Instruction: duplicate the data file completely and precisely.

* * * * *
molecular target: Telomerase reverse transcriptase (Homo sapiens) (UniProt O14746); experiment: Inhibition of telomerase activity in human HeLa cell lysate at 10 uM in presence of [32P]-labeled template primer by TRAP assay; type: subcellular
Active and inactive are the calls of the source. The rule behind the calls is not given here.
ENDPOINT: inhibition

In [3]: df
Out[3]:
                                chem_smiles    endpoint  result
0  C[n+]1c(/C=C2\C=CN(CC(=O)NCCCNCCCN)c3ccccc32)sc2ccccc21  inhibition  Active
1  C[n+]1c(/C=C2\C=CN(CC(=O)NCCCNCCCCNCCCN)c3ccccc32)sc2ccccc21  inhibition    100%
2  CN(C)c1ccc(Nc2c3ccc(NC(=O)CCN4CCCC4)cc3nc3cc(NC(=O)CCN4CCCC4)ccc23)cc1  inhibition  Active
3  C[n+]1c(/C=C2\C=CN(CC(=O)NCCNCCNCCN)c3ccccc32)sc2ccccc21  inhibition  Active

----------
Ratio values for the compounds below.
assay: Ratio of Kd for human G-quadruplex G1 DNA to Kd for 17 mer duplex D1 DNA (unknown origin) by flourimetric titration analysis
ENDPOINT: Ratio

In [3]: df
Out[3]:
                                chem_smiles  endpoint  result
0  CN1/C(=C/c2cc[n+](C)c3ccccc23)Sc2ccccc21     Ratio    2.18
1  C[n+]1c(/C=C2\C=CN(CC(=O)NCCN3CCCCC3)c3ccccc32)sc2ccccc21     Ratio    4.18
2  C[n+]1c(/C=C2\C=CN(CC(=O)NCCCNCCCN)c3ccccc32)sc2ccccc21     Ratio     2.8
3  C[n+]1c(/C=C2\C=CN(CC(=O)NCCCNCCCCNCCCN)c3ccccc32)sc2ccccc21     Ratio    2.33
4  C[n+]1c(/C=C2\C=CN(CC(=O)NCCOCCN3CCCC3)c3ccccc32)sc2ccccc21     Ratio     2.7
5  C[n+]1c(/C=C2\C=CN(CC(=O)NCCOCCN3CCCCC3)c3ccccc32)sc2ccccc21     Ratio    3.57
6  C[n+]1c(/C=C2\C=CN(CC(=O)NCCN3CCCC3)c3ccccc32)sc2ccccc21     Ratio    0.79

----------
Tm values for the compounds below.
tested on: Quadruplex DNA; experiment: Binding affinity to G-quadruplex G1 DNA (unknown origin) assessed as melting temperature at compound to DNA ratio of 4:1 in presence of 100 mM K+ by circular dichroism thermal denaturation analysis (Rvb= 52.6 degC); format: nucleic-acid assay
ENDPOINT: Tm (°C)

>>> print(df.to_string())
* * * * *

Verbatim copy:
molecular target: Telomerase reverse transcriptase (Homo sapiens) (UniProt O14746); experiment: Inhibition of telomerase activity in human HeLa cell lysate at 10 uM in presence of [32P]-labeled template primer by TRAP assay; type: subcellular
Active and inactive are the calls of the source. The rule behind the calls is not given here.
ENDPOINT: inhibition

In [3]: df
Out[3]:
                                chem_smiles    endpoint  result
0  C[n+]1c(/C=C2\C=CN(CC(=O)NCCCNCCCN)c3ccccc32)sc2ccccc21  inhibition  Active
1  C[n+]1c(/C=C2\C=CN(CC(=O)NCCCNCCCCNCCCN)c3ccccc32)sc2ccccc21  inhibition    100%
2  CN(C)c1ccc(Nc2c3ccc(NC(=O)CCN4CCCC4)cc3nc3cc(NC(=O)CCN4CCCC4)ccc23)cc1  inhibition  Active
3  C[n+]1c(/C=C2\C=CN(CC(=O)NCCNCCNCCN)c3ccccc32)sc2ccccc21  inhibition  Active

----------
Ratio values for the compounds below.
assay: Ratio of Kd for human G-quadruplex G1 DNA to Kd for 17 mer duplex D1 DNA (unknown origin) by flourimetric titration analysis
ENDPOINT: Ratio

In [3]: df
Out[3]:
                                chem_smiles  endpoint  result
0  CN1/C(=C/c2cc[n+](C)c3ccccc23)Sc2ccccc21     Ratio    2.18
1  C[n+]1c(/C=C2\C=CN(CC(=O)NCCN3CCCCC3)c3ccccc32)sc2ccccc21     Ratio    4.18
2  C[n+]1c(/C=C2\C=CN(CC(=O)NCCCNCCCN)c3ccccc32)sc2ccccc21     Ratio     2.8
3  C[n+]1c(/C=C2\C=CN(CC(=O)NCCCNCCCCNCCCN)c3ccccc32)sc2ccccc21     Ratio    2.33
4  C[n+]1c(/C=C2\C=CN(CC(=O)NCCOCCN3CCCC3)c3ccccc32)sc2ccccc21     Ratio     2.7
5  C[n+]1c(/C=C2\C=CN(CC(=O)NCCOCCN3CCCCC3)c3ccccc32)sc2ccccc21     Ratio    3.57
6  C[n+]1c(/C=C2\C=CN(CC(=O)NCCN3CCCC3)c3ccccc32)sc2ccccc21     Ratio    0.79

----------
Tm values for the compounds below.
tested on: Quadruplex DNA; experiment: Binding affinity to G-quadruplex G1 DNA (unknown origin) assessed as melting temperature at compound to DNA ratio of 4:1 in presence of 100 mM K+ by circular dichroism thermal denaturation analysis (Rvb= 52.6 degC); format: nucleic-acid assay
ENDPOINT: Tm (°C)

>>> print(df.to_string())